That being said I thought Liverpool managed the game well and everything went City’s way. Think about it. Mane shot bounces of the post and doesn’t go in while Sane’s shot, which was arguably more difficult, does. Liverpool should have been playing against 10 men after a typical Stones concentration lapse and Kompany’s out of control tackle. Then Aguero scores a goal out of nothing from a ridiculous angle on his weaker side. Liverpool also had two chances cleared off the line in the second half. And still, they were barely beaten by City. Klopp has built a really good side. Only question is if they can handle the pressure now.
Victor (only 16 points off the top now. Anything is possible) Manchester

 

You don’t mess around with blows to the head
Not much to argue about with Mark’s 9 points except the one about Robertson. The man is 5’10 of Scottish steel and I’m not sure I’ve actually seen him stay down after a challenge ever.

I’m just wondering if Mark would be absolutely fine if the wiry Fernandinho bundled him over and punched him in the back of the head at full speed.

Even without intent Robertson clearly felt a head injury. He’s absolutely entitled and correct to stay down and so it should be as you don’t mess around with blows to the head.

Disgraceful comment.
Theo, LFC, Liverpool

 

The dark arts
At the Etihad last night we saw a brilliant exhibition of the subtlest and most underrated of the dark arts.

Vincent Kompany is played (not for the first time this season) a dreadful pass by a teammate and has to make a split second decision – try to tackle Salah or let him run free on goal. It’s not the worst or certainly most malicious tackle and you can argue for both yellow and red but the rules are the rules. The referee has a decision to make. Kompany is the Sheriff of Beswick though – we all know that – and he stares down both Salah and Anthony Taylor, daring the poor sap of a referee to make the call – in of course the politest way possible. He knows Lovren has already been carded for something not as borderline but a deep yellow. A yellow duly comes out. He then patrols his penalty area like it’s his manor and gives his team-mates real leadership in the crucial five minutes after Firmino’s goal. He is in the autumn of his career, but Vinny showed that there are a few huge matches left him. He made a difference last night and if he ever did leave City, the queue for the services of a slower than he was, ageing, very injury-prone centre back would break all records.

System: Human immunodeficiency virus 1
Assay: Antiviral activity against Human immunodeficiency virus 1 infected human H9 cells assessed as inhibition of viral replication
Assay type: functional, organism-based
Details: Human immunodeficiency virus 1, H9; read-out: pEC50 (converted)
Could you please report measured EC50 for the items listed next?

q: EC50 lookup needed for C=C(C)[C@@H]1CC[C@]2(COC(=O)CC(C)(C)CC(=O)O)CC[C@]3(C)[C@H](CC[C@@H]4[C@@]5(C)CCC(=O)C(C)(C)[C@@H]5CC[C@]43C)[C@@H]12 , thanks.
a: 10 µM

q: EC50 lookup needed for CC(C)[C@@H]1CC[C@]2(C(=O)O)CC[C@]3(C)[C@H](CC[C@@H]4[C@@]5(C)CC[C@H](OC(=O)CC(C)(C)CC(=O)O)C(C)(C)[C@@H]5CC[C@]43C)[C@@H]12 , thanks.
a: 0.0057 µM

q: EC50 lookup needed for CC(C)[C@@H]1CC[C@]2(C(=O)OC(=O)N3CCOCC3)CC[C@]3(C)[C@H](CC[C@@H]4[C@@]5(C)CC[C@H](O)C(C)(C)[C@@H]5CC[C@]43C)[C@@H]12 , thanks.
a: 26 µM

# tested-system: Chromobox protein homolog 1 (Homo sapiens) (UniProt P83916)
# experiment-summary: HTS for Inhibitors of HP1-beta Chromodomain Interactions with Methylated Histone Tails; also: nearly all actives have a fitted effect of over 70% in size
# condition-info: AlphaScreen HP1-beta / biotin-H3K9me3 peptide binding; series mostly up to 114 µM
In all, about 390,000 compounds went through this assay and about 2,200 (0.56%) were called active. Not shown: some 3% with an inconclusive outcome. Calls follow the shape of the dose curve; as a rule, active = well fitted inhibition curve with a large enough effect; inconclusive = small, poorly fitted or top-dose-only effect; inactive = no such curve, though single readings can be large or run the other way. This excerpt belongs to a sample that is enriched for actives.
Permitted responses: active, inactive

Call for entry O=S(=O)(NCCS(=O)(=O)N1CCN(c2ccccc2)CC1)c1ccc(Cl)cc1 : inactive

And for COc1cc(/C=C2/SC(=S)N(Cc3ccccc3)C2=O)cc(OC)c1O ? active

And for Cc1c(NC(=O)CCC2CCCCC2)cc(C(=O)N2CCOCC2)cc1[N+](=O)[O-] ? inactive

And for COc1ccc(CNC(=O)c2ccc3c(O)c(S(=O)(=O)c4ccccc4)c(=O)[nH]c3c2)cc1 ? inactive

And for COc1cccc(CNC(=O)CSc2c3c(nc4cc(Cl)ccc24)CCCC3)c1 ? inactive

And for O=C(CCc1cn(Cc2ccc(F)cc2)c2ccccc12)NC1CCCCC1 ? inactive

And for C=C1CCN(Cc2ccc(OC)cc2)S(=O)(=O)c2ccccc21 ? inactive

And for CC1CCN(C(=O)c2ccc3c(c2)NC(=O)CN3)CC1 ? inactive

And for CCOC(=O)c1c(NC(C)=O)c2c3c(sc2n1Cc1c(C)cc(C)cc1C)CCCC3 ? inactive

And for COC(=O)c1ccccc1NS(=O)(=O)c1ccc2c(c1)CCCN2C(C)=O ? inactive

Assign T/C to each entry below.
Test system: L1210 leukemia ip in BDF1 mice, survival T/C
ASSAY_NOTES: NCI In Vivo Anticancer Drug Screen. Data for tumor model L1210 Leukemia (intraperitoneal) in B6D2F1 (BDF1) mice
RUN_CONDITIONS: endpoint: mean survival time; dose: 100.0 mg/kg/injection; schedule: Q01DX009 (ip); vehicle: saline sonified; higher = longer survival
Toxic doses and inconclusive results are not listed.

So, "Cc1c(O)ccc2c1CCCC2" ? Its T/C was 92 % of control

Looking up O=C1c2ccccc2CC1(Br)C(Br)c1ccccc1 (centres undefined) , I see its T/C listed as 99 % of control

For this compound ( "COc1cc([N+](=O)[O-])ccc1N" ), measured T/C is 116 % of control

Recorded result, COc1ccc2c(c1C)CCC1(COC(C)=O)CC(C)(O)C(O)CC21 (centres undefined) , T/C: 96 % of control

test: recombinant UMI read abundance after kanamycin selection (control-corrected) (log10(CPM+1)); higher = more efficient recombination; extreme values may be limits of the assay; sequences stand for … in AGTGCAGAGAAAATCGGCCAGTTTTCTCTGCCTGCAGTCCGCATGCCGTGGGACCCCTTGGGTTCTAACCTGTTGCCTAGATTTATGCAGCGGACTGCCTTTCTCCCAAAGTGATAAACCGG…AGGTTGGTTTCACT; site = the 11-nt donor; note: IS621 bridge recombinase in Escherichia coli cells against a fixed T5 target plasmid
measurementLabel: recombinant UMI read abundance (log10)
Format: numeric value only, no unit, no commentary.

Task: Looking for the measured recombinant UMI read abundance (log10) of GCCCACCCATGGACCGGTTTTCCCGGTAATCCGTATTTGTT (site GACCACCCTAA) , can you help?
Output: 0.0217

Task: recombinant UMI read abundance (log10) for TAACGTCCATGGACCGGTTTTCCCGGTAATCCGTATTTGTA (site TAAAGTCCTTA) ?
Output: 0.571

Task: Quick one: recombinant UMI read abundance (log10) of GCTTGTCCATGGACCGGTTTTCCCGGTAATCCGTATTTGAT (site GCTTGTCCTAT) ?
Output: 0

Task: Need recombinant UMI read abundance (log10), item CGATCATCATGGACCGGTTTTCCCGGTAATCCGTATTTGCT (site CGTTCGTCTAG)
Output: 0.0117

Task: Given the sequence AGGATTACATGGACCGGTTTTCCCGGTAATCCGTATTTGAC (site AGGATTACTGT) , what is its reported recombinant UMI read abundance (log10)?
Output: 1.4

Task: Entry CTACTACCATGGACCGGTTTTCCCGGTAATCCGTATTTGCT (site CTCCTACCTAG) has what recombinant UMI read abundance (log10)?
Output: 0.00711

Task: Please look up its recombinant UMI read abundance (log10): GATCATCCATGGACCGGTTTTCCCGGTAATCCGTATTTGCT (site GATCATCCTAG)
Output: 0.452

At the other end, Andrew Robertson takes the choirboy approach. The way he hauls over Sterling in the penalty box is brazen – but no-one seems to even notice. The obvious penalty (far less arguable than the Kompany red card) is immediately expunged from our collective memories. Just as he did in the Champions League semi final at Anfield, he has got away with the clearest of fouls inside the penalty area without anyone even noticing. While Kompany does it by imposing his will and laughing about it in the post-match interview, Robertson’s tactic is stealth. He just gets up, carries on playing and smiles sweetly. It’s also very effective, and gets him out of jail continually.

What connects these players is exceptional – and very contrasting – post-foul body language. Both players also use their backstories and off-pitch popularity (particularly with Kompany) that spreads across fanbases.  It’s one hell of a trick to have in a defender’s skillset.
Mark Meadowcroft

 

Next season Ole can smash them both!
Am I the only MUFC fan in the world who would rather Liverpool won the league than City?

Don’t get me wrong, I’m not delighted about either possibility but despite the old rivalry, a part of me has some respect for Liverpool as a ‘proper’ old club built on sustained success and a loyal fan base, much like United.

City are just the gaudy nouveau-riche neighbours who have lots of money but no class. They are the white Audi 4×4 to Liverpool’s classic racing green Jaguar. They have great performance etc, but they’re nothing that couldn’t just be bought by someone else with plenty of money. They lack the stature of the older, more refined model that’s come back into fashion because of its enduring class.

City’s success is predicated upon nothing more than the (admittedly highly efficient/effective) pouring-in of dirty oil money. They are little more than an elaborate money laundering operation for one of the world’s more questionable regimes. I, for one, would rather see a real football club (albeit our oldest rival) succeed this season.

Next season Ole can smash them both!
RQT (MUFC)

 

Bottling it
Social media and the internet has transformed the way we read and discuss football. It has its positives (the mailbox) and its negatives (twitter) but what these both have in common is the way that expressions and terms become fashionable and become used to a far wider extent than they would have been perviously. “Fraud” is one such example, used by many in a totally meaningless way, whenever a manager is going through a bad patch. However, the one that has been used extensively in the past few weeks is “bottling it”.

Spurs bottled it by losing to Wolves. Liverpool bottled it when they didn’t win the league in 2014. Spurs also bottled it when Leicester won the league and Liverpool will bottle it if they don’t win the title this season.

All of this is rubbish and entirely framed as a result of two things. 1) Going on a brilliant run prior to an eventual loss. b) Where results fall in the footballing calendar.